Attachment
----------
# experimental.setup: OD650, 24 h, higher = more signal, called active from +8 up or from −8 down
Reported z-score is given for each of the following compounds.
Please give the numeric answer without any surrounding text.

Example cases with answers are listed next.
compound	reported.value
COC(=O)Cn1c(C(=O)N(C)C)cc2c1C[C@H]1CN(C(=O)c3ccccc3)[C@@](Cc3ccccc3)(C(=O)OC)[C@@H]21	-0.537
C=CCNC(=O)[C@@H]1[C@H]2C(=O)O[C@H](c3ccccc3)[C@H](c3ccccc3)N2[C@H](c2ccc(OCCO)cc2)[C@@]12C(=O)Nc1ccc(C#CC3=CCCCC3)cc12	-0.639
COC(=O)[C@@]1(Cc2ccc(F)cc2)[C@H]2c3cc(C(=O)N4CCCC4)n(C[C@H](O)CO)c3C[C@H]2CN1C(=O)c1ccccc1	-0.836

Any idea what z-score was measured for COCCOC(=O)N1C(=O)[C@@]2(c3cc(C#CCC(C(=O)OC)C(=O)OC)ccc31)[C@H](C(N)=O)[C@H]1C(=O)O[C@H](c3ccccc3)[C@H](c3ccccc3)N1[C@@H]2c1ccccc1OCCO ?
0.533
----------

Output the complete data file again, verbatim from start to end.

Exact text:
# experimental.setup: OD650, 24 h, higher = more signal, called active from +8 up or from −8 down
Reported z-score is given for each of the following compounds.
Please give the numeric answer without any surrounding text.

Example cases with answers are listed next.
compound	reported.value
COC(=O)Cn1c(C(=O)N(C)C)cc2c1C[C@H]1CN(C(=O)c3ccccc3)[C@@](Cc3ccccc3)(C(=O)OC)[C@@H]21	-0.537
C=CCNC(=O)[C@@H]1[C@H]2C(=O)O[C@H](c3ccccc3)[C@H](c3ccccc3)N2[C@H](c2ccc(OCCO)cc2)[C@@]12C(=O)Nc1ccc(C#CC3=CCCCC3)cc12	-0.639
COC(=O)[C@@]1(Cc2ccc(F)cc2)[C@H]2c3cc(C(=O)N4CCCC4)n(C[C@H](O)CO)c3C[C@H]2CN1C(=O)c1ccccc1	-0.836

Any idea what z-score was measured for COCCOC(=O)N1C(=O)[C@@]2(c3cc(C#CCC(C(=O)OC)C(=O)OC)ccc31)[C@H](C(N)=O)[C@H]1C(=O)O[C@H](c3ccccc3)[C@H](c3ccccc3)N1[C@@H]2c1ccccc1OCCO ?
0.533